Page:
We’ll never know what would have happened if we had acted in the 1980s or 1990s, or even the 2000s, to change course—if we’d realized that our 1970s land use policies were turning San Francisco into a gated city that made it increasingly closed to newcomers.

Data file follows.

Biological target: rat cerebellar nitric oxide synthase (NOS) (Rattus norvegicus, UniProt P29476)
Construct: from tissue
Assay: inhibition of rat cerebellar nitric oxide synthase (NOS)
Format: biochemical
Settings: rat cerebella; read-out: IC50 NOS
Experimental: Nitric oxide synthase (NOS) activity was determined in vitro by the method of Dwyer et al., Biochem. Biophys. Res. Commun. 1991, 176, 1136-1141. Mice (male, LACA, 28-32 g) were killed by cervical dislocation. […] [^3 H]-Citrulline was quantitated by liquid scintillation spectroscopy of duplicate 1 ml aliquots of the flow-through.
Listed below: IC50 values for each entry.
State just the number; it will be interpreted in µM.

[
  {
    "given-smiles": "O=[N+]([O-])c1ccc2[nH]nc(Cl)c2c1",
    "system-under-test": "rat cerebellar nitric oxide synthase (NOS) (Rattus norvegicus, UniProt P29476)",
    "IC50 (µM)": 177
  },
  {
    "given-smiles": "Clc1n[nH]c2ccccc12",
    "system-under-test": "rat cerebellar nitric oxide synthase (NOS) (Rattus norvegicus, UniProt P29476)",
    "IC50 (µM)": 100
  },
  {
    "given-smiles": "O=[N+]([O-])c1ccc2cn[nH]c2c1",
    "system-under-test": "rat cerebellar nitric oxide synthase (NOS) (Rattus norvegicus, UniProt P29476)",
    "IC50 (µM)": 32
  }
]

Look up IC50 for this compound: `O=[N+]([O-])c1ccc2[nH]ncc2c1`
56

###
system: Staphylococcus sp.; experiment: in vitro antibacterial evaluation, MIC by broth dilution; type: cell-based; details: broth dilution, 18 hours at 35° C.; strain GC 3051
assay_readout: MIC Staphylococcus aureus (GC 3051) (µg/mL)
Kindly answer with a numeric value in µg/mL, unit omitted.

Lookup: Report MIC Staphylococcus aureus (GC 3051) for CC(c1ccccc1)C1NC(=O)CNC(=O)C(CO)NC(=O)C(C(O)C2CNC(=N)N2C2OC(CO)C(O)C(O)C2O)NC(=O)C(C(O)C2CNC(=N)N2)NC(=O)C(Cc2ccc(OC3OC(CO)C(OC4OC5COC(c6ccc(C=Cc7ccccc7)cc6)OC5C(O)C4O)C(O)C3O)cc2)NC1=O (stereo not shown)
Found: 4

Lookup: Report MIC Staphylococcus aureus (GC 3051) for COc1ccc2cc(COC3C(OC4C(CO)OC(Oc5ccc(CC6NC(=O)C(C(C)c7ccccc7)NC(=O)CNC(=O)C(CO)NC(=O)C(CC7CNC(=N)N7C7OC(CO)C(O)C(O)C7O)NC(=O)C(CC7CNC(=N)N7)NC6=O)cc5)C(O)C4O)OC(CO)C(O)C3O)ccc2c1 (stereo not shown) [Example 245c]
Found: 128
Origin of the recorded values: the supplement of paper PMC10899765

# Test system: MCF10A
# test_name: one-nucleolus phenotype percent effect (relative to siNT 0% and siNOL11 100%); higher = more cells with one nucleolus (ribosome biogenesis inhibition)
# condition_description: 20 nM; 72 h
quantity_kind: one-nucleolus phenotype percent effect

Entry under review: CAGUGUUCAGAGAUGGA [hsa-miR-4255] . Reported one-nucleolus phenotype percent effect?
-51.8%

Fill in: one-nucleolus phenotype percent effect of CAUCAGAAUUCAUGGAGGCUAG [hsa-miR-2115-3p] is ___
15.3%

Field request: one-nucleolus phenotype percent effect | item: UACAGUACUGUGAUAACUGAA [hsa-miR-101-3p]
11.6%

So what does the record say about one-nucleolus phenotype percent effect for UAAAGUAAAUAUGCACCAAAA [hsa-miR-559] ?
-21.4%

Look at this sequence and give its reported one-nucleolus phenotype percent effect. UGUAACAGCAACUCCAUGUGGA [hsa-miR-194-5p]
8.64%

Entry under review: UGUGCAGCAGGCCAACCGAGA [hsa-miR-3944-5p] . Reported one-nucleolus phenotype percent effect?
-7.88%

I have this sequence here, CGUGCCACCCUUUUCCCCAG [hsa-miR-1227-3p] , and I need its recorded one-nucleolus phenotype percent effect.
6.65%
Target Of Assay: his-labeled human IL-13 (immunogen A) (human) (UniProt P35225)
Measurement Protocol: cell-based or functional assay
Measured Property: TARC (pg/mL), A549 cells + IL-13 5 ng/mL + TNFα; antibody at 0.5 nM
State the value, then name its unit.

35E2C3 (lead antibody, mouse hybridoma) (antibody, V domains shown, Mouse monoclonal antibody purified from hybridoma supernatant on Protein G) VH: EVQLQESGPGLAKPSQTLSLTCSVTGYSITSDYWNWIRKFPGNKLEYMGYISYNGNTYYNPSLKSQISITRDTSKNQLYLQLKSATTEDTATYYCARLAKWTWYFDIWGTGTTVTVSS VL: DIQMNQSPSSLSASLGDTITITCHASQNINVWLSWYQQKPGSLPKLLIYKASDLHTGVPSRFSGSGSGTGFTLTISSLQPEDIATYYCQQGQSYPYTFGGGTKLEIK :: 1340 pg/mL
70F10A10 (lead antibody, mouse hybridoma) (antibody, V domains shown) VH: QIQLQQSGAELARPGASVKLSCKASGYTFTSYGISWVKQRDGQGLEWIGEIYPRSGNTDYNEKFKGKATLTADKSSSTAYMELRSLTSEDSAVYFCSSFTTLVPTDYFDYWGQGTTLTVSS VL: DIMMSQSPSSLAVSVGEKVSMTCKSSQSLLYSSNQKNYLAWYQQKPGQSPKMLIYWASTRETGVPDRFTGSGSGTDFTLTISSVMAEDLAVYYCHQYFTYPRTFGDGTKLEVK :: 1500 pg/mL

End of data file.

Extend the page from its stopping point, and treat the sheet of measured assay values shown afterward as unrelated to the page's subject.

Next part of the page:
Let me say very clearly here that making it possible to add large amounts of housing supply in San Francisco would never have been enough by itself. A comprehensive agenda for affordability requires additional investments in subsidies for affordable housing. Given the realities of economic inequality, there are large numbers of people who would never be able to afford market-rate housing here, even in a better-functioning market. [See SPUR’s complete set of ideas to make San Francisco more affordable.] In addition, while my focus here has been on San Francisco’s own housing politics, many smaller Bay Area cities and towns have been even worse actors. A regional solution, in which all cities do their part to accommodate regional population growth, would be far more effective than trying to solve our affordability problems inside the boundaries of a handful of cities. But San Francisco has been part of the problem too, when it could have been a very big part of the solution. Our suburban communities never claimed to be progressive, never wanted to be a refuge for people from all over the world seeking cultural tolerance or an opportunity for a better life.